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5 Ways to Improve Your MSP Service Level Agreements (SLAs)

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How to Get Started with Search Engine Optimization (SEO): MSPtv Episode 43

Posted May 28, 2015by Tim Lewis

 

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What efforts are you making when it comes to search engine optimization (SEO)? Are you making any efforts at all? This week, Scott Glidden is joined by Ben Austin, Content Marketing Manager at Continuum, to discuss how you can use available tools and information to have your website rank higher in search results. One of the best ways to do this is to take advantage of Google Analytics. However, if it's your first time venturing into this tool, it can be a bit intimidating. Luckily, Ben simplifies the process to get you off on the right foot. Ben and Scott also cover the importance of having a mobile-friendly website in the wake of Mobilegeddon and during a time in which mobile device usage is skyrocketing. Tune in to learn about SEO, mobile optimization, and much more!

 

Have any suggestions for an MSPtv episode? Want to give us your feedback? Email us at mspnow@continuum.net and let us know what you think!


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Episode Transcription:

Scott: Hi, and welcome to another episode of MSPtv. I'm Scott Glidden, and with me here today is Ben Austin. How are you today, Ben?

Ben: Great. How are you Scott?

Scott: Good. Ben's our Content Marketing Manager here at Continuum, and he is also a guy that we go to a lot for questions concerning SEO, search engine optimization. I think, literally, when you talk about search engine optimization, about searching for information on the internet, you're talking about Google.

Ben: Ninety-nine percent of the time, you're going to be talking about Google, which simplifies it a little bit because you're going towards one set of rules, or one kind of standard idea. So that does simplify it a little bit, and usually what applies to Google will apply to the rest of them as well.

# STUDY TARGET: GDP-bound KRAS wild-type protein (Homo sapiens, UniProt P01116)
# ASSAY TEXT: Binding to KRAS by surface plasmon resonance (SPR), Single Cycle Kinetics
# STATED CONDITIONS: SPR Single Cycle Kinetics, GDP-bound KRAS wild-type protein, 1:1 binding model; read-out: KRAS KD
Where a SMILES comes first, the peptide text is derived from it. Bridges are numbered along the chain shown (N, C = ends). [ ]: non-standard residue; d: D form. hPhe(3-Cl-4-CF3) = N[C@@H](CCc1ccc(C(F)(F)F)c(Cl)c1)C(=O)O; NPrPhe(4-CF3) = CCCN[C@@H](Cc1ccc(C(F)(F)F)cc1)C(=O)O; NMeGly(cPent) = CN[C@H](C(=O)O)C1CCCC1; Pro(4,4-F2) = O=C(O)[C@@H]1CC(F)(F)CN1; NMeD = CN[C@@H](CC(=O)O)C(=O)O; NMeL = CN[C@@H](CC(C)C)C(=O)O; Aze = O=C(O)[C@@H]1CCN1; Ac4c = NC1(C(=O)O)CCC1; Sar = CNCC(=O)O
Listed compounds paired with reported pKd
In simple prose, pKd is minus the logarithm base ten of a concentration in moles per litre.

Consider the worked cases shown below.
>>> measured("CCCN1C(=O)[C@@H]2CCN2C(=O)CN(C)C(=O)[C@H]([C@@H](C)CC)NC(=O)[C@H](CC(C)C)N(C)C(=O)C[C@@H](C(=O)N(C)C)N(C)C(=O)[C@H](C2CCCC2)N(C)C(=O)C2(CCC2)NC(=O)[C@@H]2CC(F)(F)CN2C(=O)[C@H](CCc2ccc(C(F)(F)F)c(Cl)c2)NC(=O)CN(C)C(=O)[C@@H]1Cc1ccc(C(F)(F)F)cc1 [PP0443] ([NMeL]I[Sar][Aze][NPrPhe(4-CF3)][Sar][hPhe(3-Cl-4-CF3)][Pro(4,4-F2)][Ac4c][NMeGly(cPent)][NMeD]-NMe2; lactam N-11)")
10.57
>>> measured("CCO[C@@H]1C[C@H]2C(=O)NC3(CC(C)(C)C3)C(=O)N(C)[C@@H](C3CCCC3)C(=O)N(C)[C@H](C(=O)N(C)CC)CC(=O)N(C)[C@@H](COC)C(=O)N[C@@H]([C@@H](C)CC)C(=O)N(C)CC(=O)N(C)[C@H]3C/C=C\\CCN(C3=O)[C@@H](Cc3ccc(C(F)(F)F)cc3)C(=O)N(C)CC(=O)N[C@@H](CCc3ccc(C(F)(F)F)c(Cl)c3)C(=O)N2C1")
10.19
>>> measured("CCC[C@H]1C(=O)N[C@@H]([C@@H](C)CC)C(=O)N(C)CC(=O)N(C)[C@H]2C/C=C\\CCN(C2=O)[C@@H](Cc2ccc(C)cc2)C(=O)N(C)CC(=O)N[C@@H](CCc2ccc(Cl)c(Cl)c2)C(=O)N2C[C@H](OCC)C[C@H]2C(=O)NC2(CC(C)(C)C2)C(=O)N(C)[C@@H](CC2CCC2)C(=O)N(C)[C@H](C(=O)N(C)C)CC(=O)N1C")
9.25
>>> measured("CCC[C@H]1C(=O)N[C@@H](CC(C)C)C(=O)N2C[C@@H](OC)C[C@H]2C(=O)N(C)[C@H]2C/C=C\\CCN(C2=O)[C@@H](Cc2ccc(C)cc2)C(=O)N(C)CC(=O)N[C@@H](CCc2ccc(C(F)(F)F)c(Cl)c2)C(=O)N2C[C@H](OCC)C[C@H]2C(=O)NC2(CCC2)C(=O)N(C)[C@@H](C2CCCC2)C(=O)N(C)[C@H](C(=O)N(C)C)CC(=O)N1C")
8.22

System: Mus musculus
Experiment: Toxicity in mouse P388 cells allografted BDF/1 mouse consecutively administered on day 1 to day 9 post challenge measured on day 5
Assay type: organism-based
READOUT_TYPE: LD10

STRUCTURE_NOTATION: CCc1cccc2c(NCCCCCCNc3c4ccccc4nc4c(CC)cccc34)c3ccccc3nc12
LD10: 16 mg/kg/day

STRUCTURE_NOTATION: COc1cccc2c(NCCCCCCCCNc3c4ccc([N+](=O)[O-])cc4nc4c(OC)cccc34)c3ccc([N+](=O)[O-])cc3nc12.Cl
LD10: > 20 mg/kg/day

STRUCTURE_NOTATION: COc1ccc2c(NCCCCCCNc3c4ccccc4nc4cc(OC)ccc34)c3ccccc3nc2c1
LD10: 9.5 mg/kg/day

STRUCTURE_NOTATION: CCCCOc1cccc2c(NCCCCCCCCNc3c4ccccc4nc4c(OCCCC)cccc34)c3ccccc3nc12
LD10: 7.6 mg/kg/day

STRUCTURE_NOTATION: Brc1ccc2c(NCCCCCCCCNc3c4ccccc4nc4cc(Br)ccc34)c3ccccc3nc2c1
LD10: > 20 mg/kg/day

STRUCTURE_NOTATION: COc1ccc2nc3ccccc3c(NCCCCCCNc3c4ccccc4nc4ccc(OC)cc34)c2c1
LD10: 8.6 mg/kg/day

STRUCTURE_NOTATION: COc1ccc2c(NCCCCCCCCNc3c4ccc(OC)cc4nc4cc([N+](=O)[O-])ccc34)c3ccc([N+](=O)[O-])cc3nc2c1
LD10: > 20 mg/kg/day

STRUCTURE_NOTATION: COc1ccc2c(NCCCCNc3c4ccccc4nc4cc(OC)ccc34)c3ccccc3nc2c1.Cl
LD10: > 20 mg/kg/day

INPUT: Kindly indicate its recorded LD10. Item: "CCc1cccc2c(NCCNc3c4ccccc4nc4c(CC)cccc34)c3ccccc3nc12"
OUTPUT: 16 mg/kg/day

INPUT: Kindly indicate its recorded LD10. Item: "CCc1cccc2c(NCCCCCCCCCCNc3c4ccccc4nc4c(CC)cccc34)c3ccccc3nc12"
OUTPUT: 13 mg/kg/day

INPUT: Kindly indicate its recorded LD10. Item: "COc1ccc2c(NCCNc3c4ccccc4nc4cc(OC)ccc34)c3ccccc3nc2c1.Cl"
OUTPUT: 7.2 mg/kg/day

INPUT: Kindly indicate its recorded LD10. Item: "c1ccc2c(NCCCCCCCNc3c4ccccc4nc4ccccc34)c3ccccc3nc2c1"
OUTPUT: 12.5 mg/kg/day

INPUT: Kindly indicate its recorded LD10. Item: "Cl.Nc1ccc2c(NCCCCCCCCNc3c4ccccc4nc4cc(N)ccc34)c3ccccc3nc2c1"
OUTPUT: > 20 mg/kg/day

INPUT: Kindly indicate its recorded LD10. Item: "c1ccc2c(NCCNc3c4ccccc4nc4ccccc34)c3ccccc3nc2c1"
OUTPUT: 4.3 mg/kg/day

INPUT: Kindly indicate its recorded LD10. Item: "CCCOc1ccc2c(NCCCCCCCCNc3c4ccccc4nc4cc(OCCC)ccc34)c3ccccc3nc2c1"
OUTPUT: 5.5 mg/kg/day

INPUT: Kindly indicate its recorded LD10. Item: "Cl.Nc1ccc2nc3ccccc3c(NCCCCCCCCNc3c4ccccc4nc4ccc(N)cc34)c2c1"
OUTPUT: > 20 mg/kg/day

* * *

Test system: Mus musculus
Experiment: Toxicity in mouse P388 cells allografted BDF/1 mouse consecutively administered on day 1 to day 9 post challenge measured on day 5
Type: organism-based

Scott: Now they've announced a change in February that just took effect recently, and that concerns mobile websites.

Ben: Yeah, absolutely. So they basically put out a web crawler, which is the way that they index all of your Web pages, specifically for mobile. So they're really prioritizing mobile search results now, and they're looking at pages specifically to see how they would rank or how well they are adapted to what users are looking for on mobile devices, as well as, you know, between tablets, phones, and computers all separately.

Scott: Sure, but certainly the mobile market is growing at a much faster rate.

Ben: Absolutely, yep.

Scott: And now I understand they have a tool, a webmaster tool, that's handy?

Ben: Yeah, so webmaster tools and Google Analytics both are very, very good tools that Google puts out there for free for anybody to use. That's the first step for understanding a lot of the SEO talk. They just put it out there for you to understand. And they give you a lot of the tools yourself, so you can go in and see what pages are ranking on your website, which keywords you're focusing on, what keywords people are searching the most that you're also ranking on. So you can kind of look and see, "Okay, people are searching this term a lot, but they're not necessarily always coming to my site," and you can make adjustments using that information to get you help up.

Scott: Now I understand that with the webmaster tool, also, one of the components of that is it will actually go through your site and flag which pages on your site are not mobile friendly.

Ben: Exactly, yeah. And they actually have another test, as well, that you can just go and put in URLs for each of your pages and it will tell you is that a mobile optimized page or not? But also digging in with the webmaster tools, they have a specific feature that's mobile usability and it'll go through each one of your pages and it will tell you on your website which pages have usability issues for mobile, and then you can address those. They give you some steps to follow to address some of those.

Scott: Sure.

Ben: So it's really just about making sure that the design works on a mobile device. A lot of it is basically the responsive web design, which basically means that regardless of what kind of a device you're using, whether it's a computer or a tablet, the code in the URL that's being sent from your website is all going to be the same, what's going to change is the CSS and that'll change the display according to whichever device you're on. So it simplifies it for Google. They can always say, "This is the information we're going to serve up, and it looks great on whatever device, so if they're comfortable with it." So they serve it up a lot more frequently.